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Release Date: December 2, 2016
Runtime: 100 minutes
Rating: R
Studio: Fox Searchlight
Director: Pablo Larraín
Cast: Natalie Portman; Peter Sarsgaard; Greta Gerwig; Billy Crudup; John Hurt; John Carroll Lynch; Max Casella

Natalie Portman disappears into Camelot with her astonishing portrayal of Jacqueline Kennedy in “Jackie.” Portman, director Pablo Larraín and screenwriter Noah Oppenheim provide an unusual glimpse into what life must have been like for Jackie in the week following the assassination of her husband, President John Fitzgerald Kennedy, as she juggled two small grieving children, her own melancholy and the mourning of a nation.

This is a classy movie, all the way around, which strikes me as an appropriate tribute since Jackie was considered one of the classiest women of her time. A tremendous amount of care, research and attention to detail permeates every aspect of this film. The 60s production design (by Jean Rabasse) as well as costume design (by Madeline Fontaine) in particular add tremendous depth to the piece and provide a meticulously detailed lens through which to experience the time and place.

The movie jumps around in time, but manages never to lose the viewer, partly due to that old stalwart, the “interview-as-framing device,” periodically re-centering the movie. Interestingly, the film is not presented as a straight-up biopic, covering its subject’s life from beginning to end. Rather, “Jackie” focuses on that one horrible week in Mrs. Kennedy’s life, allowing us to view her in the aftermath of the assassination as a scared, yet strong and, ultimately, very human being who simply wants to say goodbye to her husband in as respectful a manner as possible given the circumstances surrounding her.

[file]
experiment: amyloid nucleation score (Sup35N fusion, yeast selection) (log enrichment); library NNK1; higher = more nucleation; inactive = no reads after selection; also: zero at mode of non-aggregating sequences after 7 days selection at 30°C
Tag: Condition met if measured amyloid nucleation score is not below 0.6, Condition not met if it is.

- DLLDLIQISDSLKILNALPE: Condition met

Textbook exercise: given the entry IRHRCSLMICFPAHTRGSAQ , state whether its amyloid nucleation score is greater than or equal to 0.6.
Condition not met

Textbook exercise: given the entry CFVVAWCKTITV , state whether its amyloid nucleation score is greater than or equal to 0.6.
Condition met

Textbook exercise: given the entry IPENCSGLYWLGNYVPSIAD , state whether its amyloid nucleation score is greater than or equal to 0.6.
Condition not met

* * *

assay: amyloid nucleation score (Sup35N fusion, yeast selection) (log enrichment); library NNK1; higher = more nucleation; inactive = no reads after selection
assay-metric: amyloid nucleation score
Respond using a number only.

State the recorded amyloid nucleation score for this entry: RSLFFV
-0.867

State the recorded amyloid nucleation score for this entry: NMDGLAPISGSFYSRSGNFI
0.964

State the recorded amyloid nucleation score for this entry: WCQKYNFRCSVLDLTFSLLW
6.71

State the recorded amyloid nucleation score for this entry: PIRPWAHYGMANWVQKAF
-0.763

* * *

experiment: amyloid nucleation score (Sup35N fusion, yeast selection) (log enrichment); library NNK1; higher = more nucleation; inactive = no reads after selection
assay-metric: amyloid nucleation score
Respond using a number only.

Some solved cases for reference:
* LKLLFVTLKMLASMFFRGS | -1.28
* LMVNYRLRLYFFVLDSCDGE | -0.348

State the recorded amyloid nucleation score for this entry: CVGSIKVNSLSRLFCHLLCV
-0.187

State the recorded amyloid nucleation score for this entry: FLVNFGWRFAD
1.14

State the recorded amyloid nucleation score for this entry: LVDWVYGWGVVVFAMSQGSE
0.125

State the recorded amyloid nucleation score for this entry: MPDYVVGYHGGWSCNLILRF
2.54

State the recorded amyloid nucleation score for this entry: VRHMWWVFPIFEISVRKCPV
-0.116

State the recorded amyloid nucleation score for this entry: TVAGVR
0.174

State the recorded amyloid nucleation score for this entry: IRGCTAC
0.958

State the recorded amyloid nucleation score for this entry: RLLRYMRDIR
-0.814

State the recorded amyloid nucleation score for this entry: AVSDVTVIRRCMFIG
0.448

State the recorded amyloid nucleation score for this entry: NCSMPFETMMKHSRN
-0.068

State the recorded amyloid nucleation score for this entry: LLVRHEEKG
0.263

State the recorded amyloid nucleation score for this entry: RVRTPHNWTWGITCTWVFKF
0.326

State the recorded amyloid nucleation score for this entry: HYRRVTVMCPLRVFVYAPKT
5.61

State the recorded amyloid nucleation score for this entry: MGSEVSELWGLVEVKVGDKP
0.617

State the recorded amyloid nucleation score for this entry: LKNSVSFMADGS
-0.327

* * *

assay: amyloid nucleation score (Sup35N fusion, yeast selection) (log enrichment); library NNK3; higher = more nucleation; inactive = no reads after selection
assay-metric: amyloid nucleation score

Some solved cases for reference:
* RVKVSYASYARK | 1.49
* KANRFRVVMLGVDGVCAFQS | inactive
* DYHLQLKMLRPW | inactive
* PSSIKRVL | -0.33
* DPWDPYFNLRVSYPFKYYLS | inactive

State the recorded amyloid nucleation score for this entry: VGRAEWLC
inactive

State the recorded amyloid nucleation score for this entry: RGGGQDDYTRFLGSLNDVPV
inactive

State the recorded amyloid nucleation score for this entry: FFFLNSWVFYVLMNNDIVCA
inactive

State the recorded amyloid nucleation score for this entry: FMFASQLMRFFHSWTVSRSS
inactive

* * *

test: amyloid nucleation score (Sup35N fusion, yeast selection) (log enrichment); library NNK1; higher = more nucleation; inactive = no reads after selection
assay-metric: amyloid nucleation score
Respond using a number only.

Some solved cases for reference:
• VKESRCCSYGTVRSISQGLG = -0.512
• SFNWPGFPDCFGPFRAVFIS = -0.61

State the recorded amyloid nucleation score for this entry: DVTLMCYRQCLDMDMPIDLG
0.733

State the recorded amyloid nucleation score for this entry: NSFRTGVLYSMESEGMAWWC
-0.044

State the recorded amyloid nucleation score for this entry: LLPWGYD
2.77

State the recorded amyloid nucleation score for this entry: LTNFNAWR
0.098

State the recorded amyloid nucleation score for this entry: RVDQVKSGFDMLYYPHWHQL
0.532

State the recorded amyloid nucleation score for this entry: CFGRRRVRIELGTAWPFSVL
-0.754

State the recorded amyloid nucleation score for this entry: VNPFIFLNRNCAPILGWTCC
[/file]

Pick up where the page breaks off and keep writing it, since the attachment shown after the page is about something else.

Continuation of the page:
Without sensationalizing anything, Larraín recreates JFK’s assassination in Dallas and Portman vividly recalls the absolute terror and total shock that envelops Jackie. She digs deeper than your typical Oscar-bait performance and finds the humanity and the person inside Jackie and allows the audience to see a mother, a wife, and a woman who just has to keep her shit together for the sake of the nation and her children. This is not simply a personification; it’s a remarkable performance.

Good support all around is provided by Billy Crudup as The Journalist, Greta Gerwig as Jackie’s long-time assistant, and Peter Sarsgaard as Bobby Kennedy, nicely portraying a man trying to keep his sister-in-law as comfortable as possible, while still mourning the loss of his brother.

While Oppenheim’s script is literate and avoids any trace of schmaltz, this is, when it all boils down, a good movie wrapped around an astounding performance. You’ll watch the movie and not be bored, you might admire the design and some of the dialogue, but you’ll really be watching it for Portman’s show. Her Jackie alone makes watching “Jackie” worth it.

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